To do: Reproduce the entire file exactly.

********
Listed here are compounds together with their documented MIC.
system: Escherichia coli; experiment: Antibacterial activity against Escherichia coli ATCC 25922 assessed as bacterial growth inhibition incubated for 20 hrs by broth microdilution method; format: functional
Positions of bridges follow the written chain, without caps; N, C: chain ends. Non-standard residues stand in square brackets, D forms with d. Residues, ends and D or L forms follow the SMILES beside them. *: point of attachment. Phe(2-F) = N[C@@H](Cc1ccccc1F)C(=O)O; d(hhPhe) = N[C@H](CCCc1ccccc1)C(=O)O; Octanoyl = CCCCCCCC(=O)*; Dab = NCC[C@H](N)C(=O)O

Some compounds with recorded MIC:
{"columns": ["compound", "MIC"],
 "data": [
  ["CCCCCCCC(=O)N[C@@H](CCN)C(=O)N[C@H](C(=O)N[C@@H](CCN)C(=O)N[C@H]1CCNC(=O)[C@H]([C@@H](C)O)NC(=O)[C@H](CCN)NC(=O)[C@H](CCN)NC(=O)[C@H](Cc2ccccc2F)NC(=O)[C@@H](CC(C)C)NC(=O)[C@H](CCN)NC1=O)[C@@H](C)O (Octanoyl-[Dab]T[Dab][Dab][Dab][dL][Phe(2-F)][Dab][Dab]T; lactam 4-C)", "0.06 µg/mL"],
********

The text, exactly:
Listed here are compounds together with their documented MIC.
system: Escherichia coli; experiment: Antibacterial activity against Escherichia coli ATCC 25922 assessed as bacterial growth inhibition incubated for 20 hrs by broth microdilution method; format: functional
Positions of bridges follow the written chain, without caps; N, C: chain ends. Non-standard residues stand in square brackets, D forms with d. Residues, ends and D or L forms follow the SMILES beside them. *: point of attachment. Phe(2-F) = N[C@@H](Cc1ccccc1F)C(=O)O; d(hhPhe) = N[C@H](CCCc1ccccc1)C(=O)O; Octanoyl = CCCCCCCC(=O)*; Dab = NCC[C@H](N)C(=O)O

Some compounds with recorded MIC:
{"columns": ["compound", "MIC"],
 "data": [
  ["CCCCCCCC(=O)N[C@@H](CCN)C(=O)N[C@H](C(=O)N[C@@H](CCN)C(=O)N[C@H]1CCNC(=O)[C@H]([C@@H](C)O)NC(=O)[C@H](CCN)NC(=O)[C@H](CCN)NC(=O)[C@H](Cc2ccccc2F)NC(=O)[C@@H](CC(C)C)NC(=O)[C@H](CCN)NC1=O)[C@@H](C)O (Octanoyl-[Dab]T[Dab][Dab][Dab][dL][Phe(2-F)][Dab][Dab]T; lactam 4-C)", "0.06 µg/mL"],